Perl, the forgotten language of the web, is about to come under the spotlight.
In a bid to brush aside the hype surrounding Java and ActiveX, a publishing company is set to stage what it claims is the world's first conference for Perl programmers.
According to Tim O'Reilly, president of O'Reilly & Associates, the company hosting the event, 98% of all active web pages use Perl, and yet the language has not received anywhere near the same attention as Sun's Java or Microsoft's ActiveX. Perl is so-called freeware - non-commercial software that is not owned by any one company.
O'Reilly said that while ActiveX and Java were aimed at professional programmers, Perl is so simple that even novice programmers can use it: "The web is not really designed for programmers. It is easy to do easy things in Perl," he commented. "What is significant is that it is easy to become a Perl programmer."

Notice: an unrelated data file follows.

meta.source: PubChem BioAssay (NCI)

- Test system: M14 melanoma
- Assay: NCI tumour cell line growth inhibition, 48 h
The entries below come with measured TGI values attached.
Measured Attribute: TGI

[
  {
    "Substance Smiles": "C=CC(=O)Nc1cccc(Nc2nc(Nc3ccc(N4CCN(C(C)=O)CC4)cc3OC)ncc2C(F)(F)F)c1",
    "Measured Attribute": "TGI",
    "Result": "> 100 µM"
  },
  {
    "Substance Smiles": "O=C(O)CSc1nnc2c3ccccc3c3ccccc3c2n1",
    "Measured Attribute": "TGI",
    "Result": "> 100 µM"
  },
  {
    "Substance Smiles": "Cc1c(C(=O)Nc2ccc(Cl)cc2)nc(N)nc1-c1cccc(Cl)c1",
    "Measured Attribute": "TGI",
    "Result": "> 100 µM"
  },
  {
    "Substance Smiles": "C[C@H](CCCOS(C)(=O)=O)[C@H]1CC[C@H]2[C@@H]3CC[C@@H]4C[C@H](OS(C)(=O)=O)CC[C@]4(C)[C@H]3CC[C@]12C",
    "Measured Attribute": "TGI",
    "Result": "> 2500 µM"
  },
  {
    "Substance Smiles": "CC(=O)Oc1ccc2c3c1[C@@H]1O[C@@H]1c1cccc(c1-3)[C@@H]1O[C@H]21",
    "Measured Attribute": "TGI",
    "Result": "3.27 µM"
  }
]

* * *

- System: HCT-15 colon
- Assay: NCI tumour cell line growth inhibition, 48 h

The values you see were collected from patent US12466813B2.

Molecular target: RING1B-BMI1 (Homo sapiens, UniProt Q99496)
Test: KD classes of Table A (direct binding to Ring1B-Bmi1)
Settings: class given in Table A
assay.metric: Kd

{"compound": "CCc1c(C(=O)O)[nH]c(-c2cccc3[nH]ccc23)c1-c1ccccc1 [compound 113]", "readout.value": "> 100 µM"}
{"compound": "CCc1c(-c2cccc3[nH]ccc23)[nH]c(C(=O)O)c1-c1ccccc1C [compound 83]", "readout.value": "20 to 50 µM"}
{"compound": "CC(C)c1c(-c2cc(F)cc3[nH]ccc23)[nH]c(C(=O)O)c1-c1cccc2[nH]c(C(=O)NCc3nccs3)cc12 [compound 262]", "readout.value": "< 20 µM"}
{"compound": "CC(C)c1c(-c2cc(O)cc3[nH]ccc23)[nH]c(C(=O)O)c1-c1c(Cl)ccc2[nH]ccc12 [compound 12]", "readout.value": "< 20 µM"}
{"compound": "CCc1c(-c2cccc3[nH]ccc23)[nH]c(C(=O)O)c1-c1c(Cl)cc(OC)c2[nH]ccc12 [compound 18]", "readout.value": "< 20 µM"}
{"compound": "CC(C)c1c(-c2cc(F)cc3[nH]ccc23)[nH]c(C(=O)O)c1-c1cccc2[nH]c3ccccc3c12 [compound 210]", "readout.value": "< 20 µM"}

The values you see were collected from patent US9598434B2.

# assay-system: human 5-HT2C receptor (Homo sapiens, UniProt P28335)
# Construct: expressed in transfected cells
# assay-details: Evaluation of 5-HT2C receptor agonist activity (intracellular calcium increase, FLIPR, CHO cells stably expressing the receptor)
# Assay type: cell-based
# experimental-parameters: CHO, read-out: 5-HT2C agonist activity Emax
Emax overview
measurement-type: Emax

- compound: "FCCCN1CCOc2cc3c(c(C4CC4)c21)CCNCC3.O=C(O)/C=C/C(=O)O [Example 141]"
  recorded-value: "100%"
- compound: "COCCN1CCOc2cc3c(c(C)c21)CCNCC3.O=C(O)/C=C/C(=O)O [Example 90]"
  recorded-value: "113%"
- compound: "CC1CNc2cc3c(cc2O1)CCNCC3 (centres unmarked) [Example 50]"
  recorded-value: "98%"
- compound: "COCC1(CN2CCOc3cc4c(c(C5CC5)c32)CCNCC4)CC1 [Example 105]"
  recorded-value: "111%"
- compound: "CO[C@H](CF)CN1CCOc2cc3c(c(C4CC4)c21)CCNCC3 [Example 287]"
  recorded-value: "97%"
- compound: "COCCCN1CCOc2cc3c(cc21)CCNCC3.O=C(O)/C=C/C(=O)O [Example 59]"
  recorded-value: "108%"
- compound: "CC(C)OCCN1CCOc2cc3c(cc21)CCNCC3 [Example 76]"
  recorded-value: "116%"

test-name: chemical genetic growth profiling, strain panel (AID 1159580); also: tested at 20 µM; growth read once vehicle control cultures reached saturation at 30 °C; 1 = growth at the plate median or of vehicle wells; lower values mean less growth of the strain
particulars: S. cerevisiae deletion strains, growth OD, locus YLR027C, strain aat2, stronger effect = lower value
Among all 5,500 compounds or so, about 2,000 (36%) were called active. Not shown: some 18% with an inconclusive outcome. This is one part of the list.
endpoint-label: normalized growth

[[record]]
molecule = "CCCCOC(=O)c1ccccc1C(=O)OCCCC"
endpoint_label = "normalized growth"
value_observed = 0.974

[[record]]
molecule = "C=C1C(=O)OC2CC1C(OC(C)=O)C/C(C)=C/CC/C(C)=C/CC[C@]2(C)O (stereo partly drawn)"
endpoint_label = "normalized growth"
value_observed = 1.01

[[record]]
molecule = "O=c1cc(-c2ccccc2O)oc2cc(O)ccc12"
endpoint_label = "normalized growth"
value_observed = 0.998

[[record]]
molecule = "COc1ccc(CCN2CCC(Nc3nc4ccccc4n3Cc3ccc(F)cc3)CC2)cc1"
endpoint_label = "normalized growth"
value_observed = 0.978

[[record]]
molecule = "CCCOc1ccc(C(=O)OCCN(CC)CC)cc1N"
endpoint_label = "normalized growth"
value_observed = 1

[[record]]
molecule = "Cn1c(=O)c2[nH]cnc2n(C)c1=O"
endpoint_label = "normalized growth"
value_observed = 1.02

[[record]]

The conference will take place in San Jose between 19 and 21 August, and include sessions on Managing Large Web Sites with Perl, Building CGI Applications in Perl and Perl as a Cross-platform Glue Language. Among the speakers will be Larry Wall, creator of the Perl language and co-author of the book 'Programming Perl'.
Part of the appeal of Perl, according to O'Reilly, is the sheer number of Perl scripts which have been written and are now being shared freely over the Net. He said anyone wishing to use Perl for their web sites could easily get hold of the source code and modify it at will.
While such benefits make Perl an attractive proposition today, O'Reilly fears that its future may be in danger. He hopes the conference will raise the profile of the Perl language among the web community.
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